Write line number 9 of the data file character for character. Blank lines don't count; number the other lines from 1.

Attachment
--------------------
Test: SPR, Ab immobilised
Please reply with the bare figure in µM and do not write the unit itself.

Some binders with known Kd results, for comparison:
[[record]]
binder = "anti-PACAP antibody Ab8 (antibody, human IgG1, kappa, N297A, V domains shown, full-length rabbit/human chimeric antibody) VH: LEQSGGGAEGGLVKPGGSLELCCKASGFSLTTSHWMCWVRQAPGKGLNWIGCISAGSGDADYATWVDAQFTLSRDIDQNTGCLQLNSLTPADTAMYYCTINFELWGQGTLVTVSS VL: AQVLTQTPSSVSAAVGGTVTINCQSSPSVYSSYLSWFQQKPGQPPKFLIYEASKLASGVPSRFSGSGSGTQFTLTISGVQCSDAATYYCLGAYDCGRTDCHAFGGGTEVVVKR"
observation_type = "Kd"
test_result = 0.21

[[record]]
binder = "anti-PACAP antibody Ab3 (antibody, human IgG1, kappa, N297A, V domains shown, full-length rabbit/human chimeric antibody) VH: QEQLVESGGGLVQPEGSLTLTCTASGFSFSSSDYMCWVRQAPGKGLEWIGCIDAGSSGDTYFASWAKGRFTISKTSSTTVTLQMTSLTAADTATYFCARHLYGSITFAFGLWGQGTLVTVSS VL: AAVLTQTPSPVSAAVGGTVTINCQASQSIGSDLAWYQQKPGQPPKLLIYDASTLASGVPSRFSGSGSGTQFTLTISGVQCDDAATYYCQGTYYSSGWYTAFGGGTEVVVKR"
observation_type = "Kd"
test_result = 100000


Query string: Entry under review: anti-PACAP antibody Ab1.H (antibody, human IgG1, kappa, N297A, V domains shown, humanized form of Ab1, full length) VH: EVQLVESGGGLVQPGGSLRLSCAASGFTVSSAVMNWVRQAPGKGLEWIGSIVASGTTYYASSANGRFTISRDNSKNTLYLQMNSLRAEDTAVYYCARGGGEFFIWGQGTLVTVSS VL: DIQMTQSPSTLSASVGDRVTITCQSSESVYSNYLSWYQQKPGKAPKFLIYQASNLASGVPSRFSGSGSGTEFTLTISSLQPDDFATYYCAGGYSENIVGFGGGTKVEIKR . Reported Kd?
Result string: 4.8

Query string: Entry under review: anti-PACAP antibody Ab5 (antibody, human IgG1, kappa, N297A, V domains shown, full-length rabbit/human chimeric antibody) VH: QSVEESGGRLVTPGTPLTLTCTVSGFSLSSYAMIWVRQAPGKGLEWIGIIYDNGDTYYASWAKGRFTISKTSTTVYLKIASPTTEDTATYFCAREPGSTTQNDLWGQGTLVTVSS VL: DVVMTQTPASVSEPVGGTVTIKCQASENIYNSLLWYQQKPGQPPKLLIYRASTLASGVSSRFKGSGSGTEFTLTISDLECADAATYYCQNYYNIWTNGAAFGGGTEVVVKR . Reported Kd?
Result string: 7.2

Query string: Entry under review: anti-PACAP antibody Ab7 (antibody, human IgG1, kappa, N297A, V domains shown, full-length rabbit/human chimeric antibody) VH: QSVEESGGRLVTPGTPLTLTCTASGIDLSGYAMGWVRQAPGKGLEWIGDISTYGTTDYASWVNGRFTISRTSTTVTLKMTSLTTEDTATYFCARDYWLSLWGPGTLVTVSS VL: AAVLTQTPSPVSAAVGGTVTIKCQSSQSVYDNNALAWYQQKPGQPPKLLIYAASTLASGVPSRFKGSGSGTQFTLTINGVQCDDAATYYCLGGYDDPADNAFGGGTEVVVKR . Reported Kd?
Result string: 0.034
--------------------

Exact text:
binder = "anti-PACAP antibody Ab3 (antibody, human IgG1, kappa, N297A, V domains shown, full-length rabbit/human chimeric antibody) VH: QEQLVESGGGLVQPEGSLTLTCTASGFSFSSSDYMCWVRQAPGKGLEWIGCIDAGSSGDTYFASWAKGRFTISKTSSTTVTLQMTSLTAADTATYFCARHLYGSITFAFGLWGQGTLVTVSS VL: AAVLTQTPSPVSAAVGGTVTINCQASQSIGSDLAWYQQKPGQPPKLLIYDASTLASGVPSRFSGSGSGTQFTLTISGVQCDDAATYYCQGTYYSSGWYTAFGGGTEVVVKR"